Ten years ago this month, credit card companies deployed “chip and pin” technology in Europe, helping keep millions of consumers safer from fraud and identify theft – at least for a while.
The technology, which utilizes that small computer chip visibly embedded in a debit or credit card, was at the time a major breakthrough in the fight to secure financial transactions. But preventing fraud is a constantly evolving arms race. Over the past decade thieves both here in the U.S. and abroad have adopted to the technology rendering it – and our policy debate over the issue – out of date.
Consider the past decade from a technology perspective. Ten years ago, a new HDTV cost an astonishing $7,000. YouTube and Twitter were Internet babies. The iPhone didn't exist - you couldn't pay for your Starbucks with just a wave of the app.
Imagine walking into Best Buy in today only to find a huge display case showing off the very first Nintendo Wii (released TEN years ago - November 2006). The idea is absurd - technology and consumer demand moves much too quickly for any retailer to do that.
And yet when you go to swipe your card at check out, many of the big box stores likely will just recently have installed a machine with a chip reader slot - a technology that has been in use around the globe longer than the iPhone has been in use. In fact, many of retail locations would prefer consumers avoid using the chip reader and continue simply swiping their cards.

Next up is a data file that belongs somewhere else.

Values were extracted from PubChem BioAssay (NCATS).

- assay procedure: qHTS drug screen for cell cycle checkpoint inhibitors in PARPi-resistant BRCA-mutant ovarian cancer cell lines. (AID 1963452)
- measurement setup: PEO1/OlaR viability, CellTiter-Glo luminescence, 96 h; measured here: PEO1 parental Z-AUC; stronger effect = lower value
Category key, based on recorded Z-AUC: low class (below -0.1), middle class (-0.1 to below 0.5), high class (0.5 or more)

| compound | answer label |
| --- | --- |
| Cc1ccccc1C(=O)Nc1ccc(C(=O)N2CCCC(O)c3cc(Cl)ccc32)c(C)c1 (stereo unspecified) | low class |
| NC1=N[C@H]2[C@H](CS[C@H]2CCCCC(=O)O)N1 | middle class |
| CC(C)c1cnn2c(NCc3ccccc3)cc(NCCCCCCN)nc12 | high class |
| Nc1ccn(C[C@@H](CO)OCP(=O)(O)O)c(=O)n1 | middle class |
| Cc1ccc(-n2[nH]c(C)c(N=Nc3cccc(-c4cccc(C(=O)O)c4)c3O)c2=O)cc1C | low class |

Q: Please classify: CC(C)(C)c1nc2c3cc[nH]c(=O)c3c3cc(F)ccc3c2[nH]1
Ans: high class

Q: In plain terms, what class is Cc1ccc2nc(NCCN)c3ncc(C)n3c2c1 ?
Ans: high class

Isn't your bank account important enough to expect technology that's newer than George W. Bush's second inaugural? Isn’t it the first rule of security NOT to use the same PIN (password) at multiple locations? Why should consumers be forced to use the same PIN that the debit card uses to prior direct access to their checking account?
Europe's experience shows why officials must stay vigilant to the evolving techniques of criminals. When chip and pin was widely adopted in 2006, it was very successful in reducing fraud for a few years. But then around 2011, police began finding cases where criminals had hacked the chips, including one crime ring in Belgium that utilized a “man in the middle” attack to bypass the PIN requirement altogether. But it wasn’t until last year that security experts determined how this was accomplished. In 2013, credit card fraud in Britain spiked 17 percent, and has been rapidly increasing. In addition to technological attacks, fraudsters have perfected more traditional, low-tech cons to circumvent chip-embedded cards, whether posing as tellers over the phone, using pin-hole cameras or simply number pad overlays.
Meanwhile, here in the U.S. credit card fraud has received new interest following the recent round of settlements for the embarrassing security breaches at Target and Home Depot.
In nearly all the large-scale U.S. cases, hackers were able to penetrate security by installing computer viruses on loosely secured networks connected to cash registers. The viruses invisibly relayed card details – from tens of millions of Americans – back to computers controlled by the hackers.